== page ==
Biodiversity Survey of Elizabeth and Middleton Reefs 2013 and 2018
Graham J Edgar, Daniela Ceccarelli, Rick D Stuart-Smith, Antonia T Cooper. Report to Parks Australia, Department of the Environment, 2018.
This latest survey of Elizabeth and Middleton Reefs in the Lord Howe Marine Park (referred to here as the EMR) follows on from a decade of surveys conducted approximately every 2-3 years, primarily by James Cook University or Reef Life Survey divers. The primary changes noted in the time between 2013 and 2018 were a sharp increase in the number of species and abundance of cryptic fishes, a decline in turf cover on the reefs, and signs of increasing prevalence and biomass of large tropical herbivores. Functionally important fishes recorded in high densities, compared with other locations, included the regional endemic doubleheader wrasse Coris bulbifrons, the black cod Epinephelus daemelii, and the Galapagos shark Carcharhinus galapagensis, which remained relatively stable between 2013 and 2018. Black cod biomass was similar in 2018 to that recorded in 2013 at Middleton Reef; however, biomass significantly declined at Elizabeth Reef, perhaps due to incidental mortality associated with catch and release by recreational fishers.
Increases in cryptic and herbivorous fishes were also recorded on the southern Great Barrier Reef (GBR) and Coral Sea during the same period (Stuart-Smith et al. 2018), and were hypothesised to be related to warmer seas across the broader region in recent years, and especially the heatwave that caused the 2016 mass coral bleaching event along the GBR and Coral Sea. The consistency in the observations of herbivorous fishes and populations of small cryptic fishes with patterns observed much further north along the GBR and Coral Sea suggest the same large-scale drivers, and strongly point at elevated temperature as most likely responsible.
The cover of living benthos on both reefs was still dominated by low-lying turf growing on a dead coral base in 2018. This appears to be typical of highly exposed reef fronts, but also of reefs that have suffered past disturbances and coral mortality. A decline in turf cover observed at both reefs could be a direct result of the increased abundance of herbivorous fishes. Coral cover was slightly higher at both reefs than that recorded on RLS surveys in 2013, and by other researchers in 2011 and 2014, suggesting that corals have either been recovering from earlier disturbances or at least remained stable over the last decade. Slow recovery is expected on isolated sub-tropical reefs such as the EMR, where connectivity to source reefs and growth rates of corals are naturally low.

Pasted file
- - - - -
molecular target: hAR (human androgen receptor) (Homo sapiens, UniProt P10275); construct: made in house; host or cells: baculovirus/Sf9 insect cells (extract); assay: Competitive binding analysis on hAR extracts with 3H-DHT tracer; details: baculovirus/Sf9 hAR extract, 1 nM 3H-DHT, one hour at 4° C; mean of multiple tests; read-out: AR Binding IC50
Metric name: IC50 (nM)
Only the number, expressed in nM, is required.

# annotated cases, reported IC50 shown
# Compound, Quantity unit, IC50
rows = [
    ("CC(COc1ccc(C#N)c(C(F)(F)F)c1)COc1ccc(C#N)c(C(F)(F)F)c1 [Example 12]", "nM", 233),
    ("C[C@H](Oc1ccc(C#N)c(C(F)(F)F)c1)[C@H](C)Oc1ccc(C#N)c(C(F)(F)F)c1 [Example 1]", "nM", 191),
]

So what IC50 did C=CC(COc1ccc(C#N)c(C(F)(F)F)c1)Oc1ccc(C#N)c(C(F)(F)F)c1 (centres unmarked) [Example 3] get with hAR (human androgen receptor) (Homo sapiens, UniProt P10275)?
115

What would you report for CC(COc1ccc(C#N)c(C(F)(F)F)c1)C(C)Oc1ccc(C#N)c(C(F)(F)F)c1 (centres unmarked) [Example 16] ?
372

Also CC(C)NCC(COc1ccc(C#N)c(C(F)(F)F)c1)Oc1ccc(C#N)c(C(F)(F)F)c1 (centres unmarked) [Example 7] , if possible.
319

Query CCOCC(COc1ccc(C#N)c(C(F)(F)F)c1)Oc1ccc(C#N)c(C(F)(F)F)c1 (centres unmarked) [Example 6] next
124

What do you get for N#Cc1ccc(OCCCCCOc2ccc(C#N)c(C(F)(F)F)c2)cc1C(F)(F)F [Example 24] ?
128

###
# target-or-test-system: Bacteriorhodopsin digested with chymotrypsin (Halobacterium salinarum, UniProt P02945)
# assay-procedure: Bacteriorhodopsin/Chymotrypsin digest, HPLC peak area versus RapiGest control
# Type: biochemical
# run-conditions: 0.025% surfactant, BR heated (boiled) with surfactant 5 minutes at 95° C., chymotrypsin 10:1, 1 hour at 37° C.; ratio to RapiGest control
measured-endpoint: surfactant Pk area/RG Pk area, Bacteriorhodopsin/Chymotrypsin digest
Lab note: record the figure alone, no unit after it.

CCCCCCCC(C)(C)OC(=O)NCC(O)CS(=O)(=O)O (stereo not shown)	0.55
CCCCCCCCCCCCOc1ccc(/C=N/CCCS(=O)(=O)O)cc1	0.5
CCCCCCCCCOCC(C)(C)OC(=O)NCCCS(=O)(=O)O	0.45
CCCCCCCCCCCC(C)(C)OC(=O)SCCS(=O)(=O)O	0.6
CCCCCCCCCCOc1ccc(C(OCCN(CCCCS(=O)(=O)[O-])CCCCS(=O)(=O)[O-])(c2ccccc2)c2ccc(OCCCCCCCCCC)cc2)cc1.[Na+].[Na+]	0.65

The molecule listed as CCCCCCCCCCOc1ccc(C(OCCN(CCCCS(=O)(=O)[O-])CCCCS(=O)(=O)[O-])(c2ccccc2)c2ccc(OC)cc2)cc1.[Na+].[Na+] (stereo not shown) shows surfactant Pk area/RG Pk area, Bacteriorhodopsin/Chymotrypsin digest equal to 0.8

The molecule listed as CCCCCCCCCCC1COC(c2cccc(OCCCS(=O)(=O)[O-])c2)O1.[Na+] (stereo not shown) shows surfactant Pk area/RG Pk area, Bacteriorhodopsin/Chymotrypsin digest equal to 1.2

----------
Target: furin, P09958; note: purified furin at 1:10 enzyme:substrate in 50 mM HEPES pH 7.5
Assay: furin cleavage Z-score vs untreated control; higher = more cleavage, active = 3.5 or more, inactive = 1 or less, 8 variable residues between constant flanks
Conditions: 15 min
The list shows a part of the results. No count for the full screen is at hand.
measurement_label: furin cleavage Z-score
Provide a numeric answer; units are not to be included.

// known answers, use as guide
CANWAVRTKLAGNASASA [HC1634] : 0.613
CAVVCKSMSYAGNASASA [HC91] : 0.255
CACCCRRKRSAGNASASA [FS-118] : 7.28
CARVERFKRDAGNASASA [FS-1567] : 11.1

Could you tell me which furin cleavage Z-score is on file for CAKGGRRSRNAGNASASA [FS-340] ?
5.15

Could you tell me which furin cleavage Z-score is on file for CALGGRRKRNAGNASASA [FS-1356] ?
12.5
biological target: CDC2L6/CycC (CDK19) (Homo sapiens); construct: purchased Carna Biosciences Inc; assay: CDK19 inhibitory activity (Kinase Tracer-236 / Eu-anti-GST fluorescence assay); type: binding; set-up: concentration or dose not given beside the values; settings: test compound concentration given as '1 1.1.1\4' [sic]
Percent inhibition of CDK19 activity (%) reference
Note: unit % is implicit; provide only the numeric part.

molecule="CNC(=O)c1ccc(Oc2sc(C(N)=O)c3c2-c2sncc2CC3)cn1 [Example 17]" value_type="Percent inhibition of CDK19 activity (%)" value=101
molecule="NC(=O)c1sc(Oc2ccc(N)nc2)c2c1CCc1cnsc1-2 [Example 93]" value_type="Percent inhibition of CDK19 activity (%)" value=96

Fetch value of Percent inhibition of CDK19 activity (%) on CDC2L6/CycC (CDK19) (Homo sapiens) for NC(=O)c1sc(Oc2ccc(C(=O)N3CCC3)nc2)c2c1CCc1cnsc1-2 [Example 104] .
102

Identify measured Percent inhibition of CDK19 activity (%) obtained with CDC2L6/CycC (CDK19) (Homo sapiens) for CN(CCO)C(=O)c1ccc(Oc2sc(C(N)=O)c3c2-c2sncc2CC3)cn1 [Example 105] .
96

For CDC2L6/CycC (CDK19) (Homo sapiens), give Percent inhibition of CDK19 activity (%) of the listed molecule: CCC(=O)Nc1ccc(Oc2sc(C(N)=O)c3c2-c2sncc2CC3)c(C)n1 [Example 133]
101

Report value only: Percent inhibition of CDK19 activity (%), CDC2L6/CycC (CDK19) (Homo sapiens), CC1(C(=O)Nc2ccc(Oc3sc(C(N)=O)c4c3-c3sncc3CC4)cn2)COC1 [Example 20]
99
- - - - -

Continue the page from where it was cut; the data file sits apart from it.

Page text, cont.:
The key threats to these reefs are likely to be increasing sea temperatures, physical damage from severe storms, outbreaks of crown-of-thorns seastars, and illegal fishing. A further concern for the EMR in the future will be climate change induced deviations in the East Australian Current, potentially leading to significant changes in larval supply and physical environmental conditions. Recovery from disturbance is likely to be prolonged by the isolation from potential source reefs. These reefs remain a stronghold for Galapagos sharks and black cod because their isolation potentially protects them from illegal fishing. However, illegal and unreported fishing is still an issue (Edgar et al. 2016), and sharks are sometimes killed because they take fishers’ catches. Given the globally
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